On a more serious note, although such differences in genetics certainly can make a difference, I would say the more likely reason's are the following:

1) Older Demographic in Italy then US.
2) They smoke a lot more than US. Smokers are one of the top group who are most vulnerable to CV death.
3) They congregate, hug and kiss more than US.
4) Their medical establishment likely isn't as good as the US.

As far as NYC, I'm not sure American's of Italian decent are dying at a disproportional rate vs their % of the population. Every time I turn on cable they usually talk about those in Jewish American's in Nursing homes dying.

You need to find a demographic breakdown of the CV deaths in NYC and see if there is a disproportional representation of I-A's to start to prove your case that it is something genetic, vs something cultural (like I hypothesis about the Italians in Italy).
 

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You need to find a demographic breakdown of the CV deaths in NYC and see if there is a disproportional representation of I-A's to start to prove your case that it is something genetic, vs something cultural (like I hypothesis about the Italians in Italy).
It seems the greater NYC has only 1.3 million people of Italian descent, out of 8.4 million people. As in only 15.5 %. Even so, your question is spot on.
 

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Careful, "kitchen table" science is frowned upon here...
 

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Discussion Starter #6
Careful, "kitchen table" science is frowned upon here...
If this thread is inappropriate, harmful or pointless, click the "report" button and ask that it be locked or deleted.
 

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If this thread is inappropriate, harmful or pointless, click the "report" button and ask that it be locked or deleted.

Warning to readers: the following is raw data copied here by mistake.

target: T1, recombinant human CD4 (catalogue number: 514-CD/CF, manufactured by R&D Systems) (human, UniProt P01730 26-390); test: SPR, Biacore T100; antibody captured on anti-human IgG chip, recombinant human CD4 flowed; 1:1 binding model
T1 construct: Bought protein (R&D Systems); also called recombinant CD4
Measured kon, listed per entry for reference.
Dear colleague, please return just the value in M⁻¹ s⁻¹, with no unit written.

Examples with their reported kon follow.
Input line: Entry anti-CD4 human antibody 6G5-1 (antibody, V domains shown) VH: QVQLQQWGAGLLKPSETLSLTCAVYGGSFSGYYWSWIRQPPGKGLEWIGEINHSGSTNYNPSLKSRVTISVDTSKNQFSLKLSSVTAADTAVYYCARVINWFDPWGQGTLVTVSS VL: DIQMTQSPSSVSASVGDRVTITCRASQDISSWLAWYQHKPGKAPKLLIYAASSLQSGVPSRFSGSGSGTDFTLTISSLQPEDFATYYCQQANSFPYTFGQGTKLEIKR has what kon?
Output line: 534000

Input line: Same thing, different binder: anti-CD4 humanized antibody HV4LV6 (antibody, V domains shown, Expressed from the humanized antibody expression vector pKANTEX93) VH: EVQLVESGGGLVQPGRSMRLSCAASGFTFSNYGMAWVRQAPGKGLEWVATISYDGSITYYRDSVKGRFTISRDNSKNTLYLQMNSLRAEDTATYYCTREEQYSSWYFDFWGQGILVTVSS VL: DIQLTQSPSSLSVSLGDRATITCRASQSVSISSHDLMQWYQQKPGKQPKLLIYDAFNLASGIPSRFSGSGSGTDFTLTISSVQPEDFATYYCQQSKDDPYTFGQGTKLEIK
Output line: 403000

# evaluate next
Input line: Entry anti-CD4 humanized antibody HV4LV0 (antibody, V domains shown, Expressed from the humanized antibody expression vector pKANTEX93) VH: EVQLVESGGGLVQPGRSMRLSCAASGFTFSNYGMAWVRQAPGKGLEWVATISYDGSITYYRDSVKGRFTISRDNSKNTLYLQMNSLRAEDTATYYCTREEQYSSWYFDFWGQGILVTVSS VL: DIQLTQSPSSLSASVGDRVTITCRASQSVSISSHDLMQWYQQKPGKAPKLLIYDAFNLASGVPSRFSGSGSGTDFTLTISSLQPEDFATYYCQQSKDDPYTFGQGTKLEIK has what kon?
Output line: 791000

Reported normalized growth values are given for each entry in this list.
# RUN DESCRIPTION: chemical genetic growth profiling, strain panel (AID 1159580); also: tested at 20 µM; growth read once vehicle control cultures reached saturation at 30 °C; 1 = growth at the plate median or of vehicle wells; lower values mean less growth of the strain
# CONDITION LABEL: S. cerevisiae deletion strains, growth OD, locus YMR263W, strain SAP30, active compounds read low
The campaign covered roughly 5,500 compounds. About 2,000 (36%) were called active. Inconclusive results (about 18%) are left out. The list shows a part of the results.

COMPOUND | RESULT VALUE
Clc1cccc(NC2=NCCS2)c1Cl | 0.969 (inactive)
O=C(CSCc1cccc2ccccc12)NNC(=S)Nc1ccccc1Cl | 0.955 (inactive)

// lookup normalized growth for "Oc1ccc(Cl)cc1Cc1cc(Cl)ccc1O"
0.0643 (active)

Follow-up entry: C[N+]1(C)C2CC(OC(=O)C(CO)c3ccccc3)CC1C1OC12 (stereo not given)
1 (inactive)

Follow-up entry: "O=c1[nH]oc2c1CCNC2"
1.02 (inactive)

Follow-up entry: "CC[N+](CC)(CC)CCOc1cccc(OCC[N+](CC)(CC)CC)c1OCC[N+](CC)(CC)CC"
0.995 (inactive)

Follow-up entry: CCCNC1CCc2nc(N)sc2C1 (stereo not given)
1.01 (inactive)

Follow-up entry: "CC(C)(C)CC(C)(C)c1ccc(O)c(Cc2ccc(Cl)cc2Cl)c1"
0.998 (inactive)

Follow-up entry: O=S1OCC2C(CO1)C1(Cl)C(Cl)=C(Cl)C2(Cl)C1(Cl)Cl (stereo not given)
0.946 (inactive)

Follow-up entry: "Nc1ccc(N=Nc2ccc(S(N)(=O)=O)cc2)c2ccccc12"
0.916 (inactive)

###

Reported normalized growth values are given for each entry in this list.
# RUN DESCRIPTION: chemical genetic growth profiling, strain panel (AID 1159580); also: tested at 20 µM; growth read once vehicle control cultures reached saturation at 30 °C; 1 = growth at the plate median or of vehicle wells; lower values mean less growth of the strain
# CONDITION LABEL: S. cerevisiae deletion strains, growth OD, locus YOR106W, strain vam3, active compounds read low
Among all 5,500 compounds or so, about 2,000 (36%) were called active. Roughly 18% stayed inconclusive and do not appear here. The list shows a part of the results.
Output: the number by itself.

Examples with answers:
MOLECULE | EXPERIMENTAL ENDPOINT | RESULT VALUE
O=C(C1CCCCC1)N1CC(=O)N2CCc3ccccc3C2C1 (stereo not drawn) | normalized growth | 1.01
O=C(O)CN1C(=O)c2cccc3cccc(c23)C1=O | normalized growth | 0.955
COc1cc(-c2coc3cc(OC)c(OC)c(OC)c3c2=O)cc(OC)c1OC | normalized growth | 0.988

Sarcasm, my friend....
 

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I'm going to vote "yes" for the hugging and kissing of Italian women. I'll take my chances.
+1911 for Italian women.:D. And appreciation and best wishes for all Italians. I've known many really fine persons of Italian descent.

Now, about that Ferrari.:D
 

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I'm going to vote "yes" for the hugging and kissing of Italian women. I'll take my chances.
Yeah, that unibrow caused by high a hormone count is a good indicator of a high sex drive. Seriously.
 

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I honestly think New York's problems can be traced to population density rather than ethnic backgrounds. Unless someone is a first generation immigrant, I don't see one ethnicity being anymore at risk than another in the event of a pandemic. I'm not a scientist by any means, so take this post with a grain of salt.
 

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Discussion Starter #16
It could just be the degree to which public transport is used...
 

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Re Italy. Low birth rate and an older population with fewer workers. Fashion industry and large fashion houses now owned by the Chinese with 100,000 Chinese nationals working in northern Italy. That's a lot of workers flying from China to Italy. That's the story I heard explaining why Italy was hit so hard. Also heard life style choices, smoking, made a difference. But the OPs explanation is pretty slick too.
 

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Discussion Starter #18
NYC may be another fashion hub?
 

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I have read articles that say researchers have determined people with type A blood are more likely to get COVID-19 than those with type O. I haven't seen any info on Italian descent or any other being more susceptible. But who knows what the scientist will learn about the disease.
 

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I honestly think New York's problems can be traced to population density rather than ethnic backgrounds. Unless someone is a first generation immigrant, I don't see one ethnicity being anymore at risk than another in the event of a pandemic.
Bingo. 60k people per km² is pretty tight... add being an international tourist and business destination, and NYC was thoroughly exposed before anyone realized it was an issue...

Genetics may play a role, but NYC is far too diverse for that to be a significant factor.